(FIRST PUBLISHED AT THEHILL.COM)
American civil discourse is under attack. Frighteningly, the enemy is already within the gates.
But don’t panic. It should be easy enough to defeat this offensive, if only we have the will to update our spellcheck software. Our nemesis can’t harm us unless we ourselves deploy it improperly. It’s the common word “attack.”
Readers can hardly wade on to the internet in 2019 without witnessing an attack. In September Newsy headlined: “Hurricane Dorian Finishes Attack On Bahamas Before Heading North.” The Washington Post explains how online “attacks” against Rep. Adam Schiff (D-Calif.) are escalating. Meanwhile, the L.A. Times wonders: “Can Joe Biden withstand Trump’s attacks and his own stumbles?”
If these “attacks” keep up, somebody may get hurt.
The problem isn’t the news coverage these stories are getting. The problem is the choice of words the journalists are using to cover the stories. None of these stories represented an “attack” as the word should be used. For example, hurricane Dorian can’t “attack” anything, because it’s a storm, not a living being. In this context, the writer is making it seem as if Dorian consciously took action; it didn’t. It simply went where the weather pushed it.
Note also that Dorian is an “it,” not a “he.” Hurricanes, even those from the pre-1978 era when they were given exclusively female names, have no gender. There may be man-caused global warming (or there may not) but there are no male storms.
Meanwhile, the president and his political opponents may (and do!) repeatedly “insult” each other. They may “blast” each other. They may “scorn” or “disrespect” or even “dis” each other. But there’s absolutely no violence involved. It’s just words, and as the cliché teaches, “Words can never hurt you.”
“Attack” isn’t the only word that’s being misused. You’ve probably heard about “treason” as well. No less an authority than the U.S. Constitution defines it this way: “Treason against the United States, shall consist only in levying war against them, or in adhering to their enemies, giving them aid and comfort.” But many are throwing the word around for things that aren’t even crimes, let alone treasonous.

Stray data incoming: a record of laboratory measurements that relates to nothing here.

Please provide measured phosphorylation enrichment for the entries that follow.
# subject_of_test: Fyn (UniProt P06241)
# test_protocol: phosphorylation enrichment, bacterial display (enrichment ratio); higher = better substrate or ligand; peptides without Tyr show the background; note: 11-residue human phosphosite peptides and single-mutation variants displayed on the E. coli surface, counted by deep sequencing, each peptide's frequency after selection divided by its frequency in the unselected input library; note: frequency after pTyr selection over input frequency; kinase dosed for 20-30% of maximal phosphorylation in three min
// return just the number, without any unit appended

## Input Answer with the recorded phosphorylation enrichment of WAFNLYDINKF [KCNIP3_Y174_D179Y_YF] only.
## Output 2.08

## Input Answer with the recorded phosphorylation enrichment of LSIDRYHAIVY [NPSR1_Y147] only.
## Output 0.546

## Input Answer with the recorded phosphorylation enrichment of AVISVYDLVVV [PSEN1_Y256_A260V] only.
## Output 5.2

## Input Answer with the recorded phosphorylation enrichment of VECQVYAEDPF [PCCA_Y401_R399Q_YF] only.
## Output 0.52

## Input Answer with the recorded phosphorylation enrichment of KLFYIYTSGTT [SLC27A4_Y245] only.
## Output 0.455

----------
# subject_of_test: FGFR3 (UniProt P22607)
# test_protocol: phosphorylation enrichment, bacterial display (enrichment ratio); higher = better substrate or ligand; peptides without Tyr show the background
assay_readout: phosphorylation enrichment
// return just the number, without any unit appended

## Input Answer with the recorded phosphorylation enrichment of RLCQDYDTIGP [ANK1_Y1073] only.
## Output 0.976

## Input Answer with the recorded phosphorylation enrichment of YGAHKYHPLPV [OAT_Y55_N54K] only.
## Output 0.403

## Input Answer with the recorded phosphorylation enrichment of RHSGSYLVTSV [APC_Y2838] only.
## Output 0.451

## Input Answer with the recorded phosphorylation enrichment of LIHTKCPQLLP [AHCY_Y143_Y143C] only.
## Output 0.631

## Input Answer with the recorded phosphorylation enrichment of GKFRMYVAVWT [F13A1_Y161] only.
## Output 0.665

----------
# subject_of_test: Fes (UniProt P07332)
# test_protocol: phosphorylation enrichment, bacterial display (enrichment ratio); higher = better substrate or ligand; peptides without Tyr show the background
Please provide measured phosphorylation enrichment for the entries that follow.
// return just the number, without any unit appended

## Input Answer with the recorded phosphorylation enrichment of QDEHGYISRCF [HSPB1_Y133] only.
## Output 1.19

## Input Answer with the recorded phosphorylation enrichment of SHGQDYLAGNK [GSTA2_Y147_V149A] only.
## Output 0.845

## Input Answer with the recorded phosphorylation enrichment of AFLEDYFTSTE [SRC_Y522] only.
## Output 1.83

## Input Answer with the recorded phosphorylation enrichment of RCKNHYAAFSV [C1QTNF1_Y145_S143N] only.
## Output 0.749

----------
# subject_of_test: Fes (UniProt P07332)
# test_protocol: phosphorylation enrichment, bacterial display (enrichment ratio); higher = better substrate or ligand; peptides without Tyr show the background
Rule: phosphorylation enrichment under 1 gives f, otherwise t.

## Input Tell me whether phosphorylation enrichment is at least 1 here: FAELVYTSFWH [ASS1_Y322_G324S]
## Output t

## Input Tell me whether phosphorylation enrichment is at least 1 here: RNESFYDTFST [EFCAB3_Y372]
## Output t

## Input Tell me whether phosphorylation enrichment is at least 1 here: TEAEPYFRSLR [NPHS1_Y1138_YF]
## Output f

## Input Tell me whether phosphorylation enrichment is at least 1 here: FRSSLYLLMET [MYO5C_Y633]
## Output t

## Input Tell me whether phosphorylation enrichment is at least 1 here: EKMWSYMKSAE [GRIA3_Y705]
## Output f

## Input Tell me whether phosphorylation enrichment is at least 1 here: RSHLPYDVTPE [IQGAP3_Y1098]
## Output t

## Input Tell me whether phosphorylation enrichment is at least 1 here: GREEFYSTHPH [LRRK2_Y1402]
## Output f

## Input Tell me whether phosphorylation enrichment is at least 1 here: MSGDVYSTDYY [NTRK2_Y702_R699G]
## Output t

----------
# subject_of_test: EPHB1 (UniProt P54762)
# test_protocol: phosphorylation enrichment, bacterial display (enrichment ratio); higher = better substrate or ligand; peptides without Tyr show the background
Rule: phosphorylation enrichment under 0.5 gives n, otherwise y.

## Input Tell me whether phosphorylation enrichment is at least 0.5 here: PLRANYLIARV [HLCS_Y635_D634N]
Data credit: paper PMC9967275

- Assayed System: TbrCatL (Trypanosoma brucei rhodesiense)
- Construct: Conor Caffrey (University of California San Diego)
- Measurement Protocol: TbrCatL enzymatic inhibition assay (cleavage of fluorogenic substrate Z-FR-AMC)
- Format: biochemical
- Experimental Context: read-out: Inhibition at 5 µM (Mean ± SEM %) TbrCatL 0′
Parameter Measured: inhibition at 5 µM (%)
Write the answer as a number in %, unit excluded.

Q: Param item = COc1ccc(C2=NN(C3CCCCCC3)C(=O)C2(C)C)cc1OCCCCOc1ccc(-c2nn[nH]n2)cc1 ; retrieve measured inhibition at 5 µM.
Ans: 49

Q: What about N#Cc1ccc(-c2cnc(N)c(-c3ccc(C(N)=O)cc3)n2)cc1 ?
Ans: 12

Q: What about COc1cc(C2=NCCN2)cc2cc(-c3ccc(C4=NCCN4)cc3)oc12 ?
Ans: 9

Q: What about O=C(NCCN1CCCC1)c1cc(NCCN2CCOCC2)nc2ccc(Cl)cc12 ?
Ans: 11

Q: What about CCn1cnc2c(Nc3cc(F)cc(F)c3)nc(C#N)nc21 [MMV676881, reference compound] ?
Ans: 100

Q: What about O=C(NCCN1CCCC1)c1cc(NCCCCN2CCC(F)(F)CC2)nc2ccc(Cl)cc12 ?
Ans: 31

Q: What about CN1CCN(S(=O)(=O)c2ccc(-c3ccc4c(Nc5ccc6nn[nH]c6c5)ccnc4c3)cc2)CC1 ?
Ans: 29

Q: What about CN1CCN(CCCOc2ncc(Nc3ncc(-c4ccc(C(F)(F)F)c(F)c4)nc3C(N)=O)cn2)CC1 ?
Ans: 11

Economist Paul Krugman accuses “Big Finance,” whoever that may be, of treason (apparently because it opposes Elizabeth Warren). “It’s treason!” Democratic Rep. Peter DeFazio (Ore.) said of President Trump’s phone call with Ukraine’s president. Trump reflects the word right back at congressional Democrats, repeatedly accusing Schiff of “treason.” Trump also thinks former FBI officials James Comey and Andrew McCabe are guilty of treason.
There are actual problems in the world
In a time when one country is using high tech weapons to destroy the oil facilities in another country, it cheapens the word to use “attack” to mean “insult.” There’s certainly enough actual violence in our world today to keep the word “attack” fully employed. Likewise, it cheapens the accusation of “treason” if the user defines the word as meaning “somebody saying something I dislike.” Treason charges should only be raised when one takes up arms against the United States.
There are better verbs for our restive times, and we need to work together to find them. That might require us to do a better job of taking our political opponents seriously and paying attention to them. Maybe Democrats could all agree to watch Fox News and Republicans could tune in to MSNBC for a few hours a week. Call it opposition research, if you like, but we might find that the “other side” is using the same words our side uses, and is using them just as incorrectly. Perhaps we’d even discover ways to disarm and disagree without being disagreeable.
In any event, Americans (especially journalists) should retire the casual use of the word “attack,” and push back when a political figure claims “treason.”